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Phytoplankton monitoring under threat -

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Robyn Williams: Some key satellites tracking the health of the oceans are soon to die. This is
Michael Behrenfeld from Oregon.

Michael Behrenfeld: Satellites are one of the most important tools we have for studying the life of
the ocean. What we do with these satellites largely is focus on the plants, they're called
phytoplankton and they're microscopic. Phytoplankton is absolutely essential to the health of this
planet. They suck up the nutrients that we dump in the ocean, they release oxygen that we breathe,
they take up CO2 which is a greenhouse gas, all of the world's fisheries are supported by them, and
they're even very important for regulating climate.

What we've learned from these satellites is that nearly all of the variability that we see in the
phytoplankton can be related to changes in climate, and I'm sure many of you have used the
beautiful pictures from these satellites. What you might also know (maybe you don't) is that in
this week's issue of Science magazine on page 886 there's an article there calling attention to a
big problem. We're about to go colour-blind. We're about to lose our capability in the US to
continue measuring changes in our ocean ecosystems.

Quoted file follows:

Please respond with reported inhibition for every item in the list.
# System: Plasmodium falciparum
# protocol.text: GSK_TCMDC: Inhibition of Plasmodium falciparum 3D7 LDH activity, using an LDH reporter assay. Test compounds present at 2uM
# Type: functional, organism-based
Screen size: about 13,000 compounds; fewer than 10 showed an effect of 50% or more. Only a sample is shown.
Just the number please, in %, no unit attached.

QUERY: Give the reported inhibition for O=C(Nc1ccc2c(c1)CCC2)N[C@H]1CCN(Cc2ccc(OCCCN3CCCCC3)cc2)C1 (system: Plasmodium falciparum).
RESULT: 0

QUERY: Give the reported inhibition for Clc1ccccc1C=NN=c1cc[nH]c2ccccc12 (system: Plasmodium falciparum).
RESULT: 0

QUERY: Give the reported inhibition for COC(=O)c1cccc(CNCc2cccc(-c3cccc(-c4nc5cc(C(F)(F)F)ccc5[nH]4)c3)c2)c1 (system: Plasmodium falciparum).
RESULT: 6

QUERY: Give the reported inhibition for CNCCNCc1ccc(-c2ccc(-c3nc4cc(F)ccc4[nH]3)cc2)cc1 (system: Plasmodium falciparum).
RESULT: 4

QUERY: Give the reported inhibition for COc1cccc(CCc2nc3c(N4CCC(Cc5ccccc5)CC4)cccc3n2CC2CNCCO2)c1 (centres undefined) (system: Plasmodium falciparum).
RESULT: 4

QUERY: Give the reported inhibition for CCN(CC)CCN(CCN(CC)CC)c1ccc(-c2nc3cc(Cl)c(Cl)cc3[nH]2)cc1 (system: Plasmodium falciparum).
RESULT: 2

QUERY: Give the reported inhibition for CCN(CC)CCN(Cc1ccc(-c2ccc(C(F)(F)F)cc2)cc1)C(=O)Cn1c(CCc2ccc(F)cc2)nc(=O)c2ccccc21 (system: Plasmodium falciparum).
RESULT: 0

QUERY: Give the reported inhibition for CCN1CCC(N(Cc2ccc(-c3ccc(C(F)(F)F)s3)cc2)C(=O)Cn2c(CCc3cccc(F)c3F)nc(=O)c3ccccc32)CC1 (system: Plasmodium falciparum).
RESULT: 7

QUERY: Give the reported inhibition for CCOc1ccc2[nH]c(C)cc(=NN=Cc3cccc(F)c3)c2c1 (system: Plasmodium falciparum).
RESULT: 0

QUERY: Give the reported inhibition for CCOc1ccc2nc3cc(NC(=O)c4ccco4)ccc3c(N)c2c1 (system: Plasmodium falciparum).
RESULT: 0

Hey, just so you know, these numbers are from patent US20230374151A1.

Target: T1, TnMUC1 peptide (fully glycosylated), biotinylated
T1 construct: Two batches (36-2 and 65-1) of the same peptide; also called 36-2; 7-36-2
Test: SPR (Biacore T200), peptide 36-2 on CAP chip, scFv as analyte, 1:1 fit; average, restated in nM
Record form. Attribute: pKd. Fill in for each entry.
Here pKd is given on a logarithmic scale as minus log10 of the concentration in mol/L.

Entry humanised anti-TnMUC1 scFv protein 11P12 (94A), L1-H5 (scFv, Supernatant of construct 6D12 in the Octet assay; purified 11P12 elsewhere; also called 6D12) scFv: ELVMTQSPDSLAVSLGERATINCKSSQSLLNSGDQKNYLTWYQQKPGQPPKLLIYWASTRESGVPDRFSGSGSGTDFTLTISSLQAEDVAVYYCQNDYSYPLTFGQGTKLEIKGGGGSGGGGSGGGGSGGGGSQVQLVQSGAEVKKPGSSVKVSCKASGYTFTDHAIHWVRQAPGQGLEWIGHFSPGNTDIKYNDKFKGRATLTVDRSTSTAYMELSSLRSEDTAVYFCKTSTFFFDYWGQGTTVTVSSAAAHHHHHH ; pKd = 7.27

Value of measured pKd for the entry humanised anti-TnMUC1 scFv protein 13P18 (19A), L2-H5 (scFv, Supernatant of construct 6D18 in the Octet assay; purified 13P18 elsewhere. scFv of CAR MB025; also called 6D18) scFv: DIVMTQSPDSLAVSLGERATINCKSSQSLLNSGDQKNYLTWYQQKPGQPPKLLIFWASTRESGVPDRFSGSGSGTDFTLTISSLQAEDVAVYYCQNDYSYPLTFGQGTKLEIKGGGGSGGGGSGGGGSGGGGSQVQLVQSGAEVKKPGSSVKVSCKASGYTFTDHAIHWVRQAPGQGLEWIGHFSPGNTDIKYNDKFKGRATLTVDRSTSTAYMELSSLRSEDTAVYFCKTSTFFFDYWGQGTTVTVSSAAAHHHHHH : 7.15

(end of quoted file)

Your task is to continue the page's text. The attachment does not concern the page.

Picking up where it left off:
We have two new papers coming out this spring that summarise the results from ten years of ocean
colour measurements, and what we find is that in over 70% of the ocean, when the water warms the
phytoplankton go down. That's bad. When the water cools the phytoplankton vitality improves, and
that's good. It doesn't take a lot of imagination to figure out what happens if we continue to warm
the planet.

So what's happening in the other 25% of the ocean? The other 25% is the polar seas, and in the
Southern Ocean we're not yet seeing a very strong signal, so we don't know whether it's going up or
down. But in the northern seasonal seas we do have a strong signal. Interestingly, the trend there
is that when the waters warm the phytoplankton do better, which is the opposite of what we see in
the warm waters.

The second paper is going to appear in the Philosophical Translations of the Royal Society, and
what we've done in that paper is we've picked apart the satellite record even further, and what we
find is that for the first five years of the ten-year record nearly all the variability we see in
the phytoplankton is due to changes in their abundance, or their biomass. But the last five years
has been all physiology, it's all changes in the health of the cells. This is due to changes in the
amount of nutrients they get for growing and the amount of light that they actually see.

One point that's very important to make is that we only have ten years of data, which isn't very
long. Most of the variability we see is natural variability in the climate, it's El Nino, La Nina
variability. In order to detect the human signature we need more data, we need a longer time
series. SeaWiFS is a little satellite that's been our workhorse. In September of last year it
celebrated its 10th anniversary. On January 3rd this year it stopped sending data. MODIS-Aqua is
the last US satellite providing these data. The US has no plans of launching a satellite after
MODIS-Aqua that will pick up the baton. Doing satellite climate research is like doing a rely race;
one satellite hands the baton to the next which hands the baton to the next. We have no one with
arms picking up the baton after Aqua.

We're heading for strange days on planet Earth, and that's scary enough, but it looks like we're
heading without our eyes.